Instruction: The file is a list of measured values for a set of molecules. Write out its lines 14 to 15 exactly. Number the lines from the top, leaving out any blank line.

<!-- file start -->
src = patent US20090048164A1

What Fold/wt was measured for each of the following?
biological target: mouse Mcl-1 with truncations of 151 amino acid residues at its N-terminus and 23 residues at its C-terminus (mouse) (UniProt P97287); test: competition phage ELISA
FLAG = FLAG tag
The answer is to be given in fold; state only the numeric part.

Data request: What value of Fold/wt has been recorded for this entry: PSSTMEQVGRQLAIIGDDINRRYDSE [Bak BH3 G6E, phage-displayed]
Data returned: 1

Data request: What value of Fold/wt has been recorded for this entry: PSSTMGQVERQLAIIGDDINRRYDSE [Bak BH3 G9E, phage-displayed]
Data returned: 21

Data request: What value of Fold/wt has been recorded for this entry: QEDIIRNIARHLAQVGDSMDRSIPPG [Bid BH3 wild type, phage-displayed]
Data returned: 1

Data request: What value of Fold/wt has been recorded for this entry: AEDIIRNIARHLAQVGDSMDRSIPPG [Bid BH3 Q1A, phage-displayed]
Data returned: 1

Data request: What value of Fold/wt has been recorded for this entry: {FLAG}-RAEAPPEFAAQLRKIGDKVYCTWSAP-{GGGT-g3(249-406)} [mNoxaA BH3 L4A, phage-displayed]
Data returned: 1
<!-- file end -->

Data request: What value of Fold/wt has been recorded for this entry: {FLAG}-RAEAPPEFAAQLRKIGDKVYCTWSAP-{GGGT-g3(249-406)} [mNoxaA BH3 L4A, phage-displayed]
Data returned: 1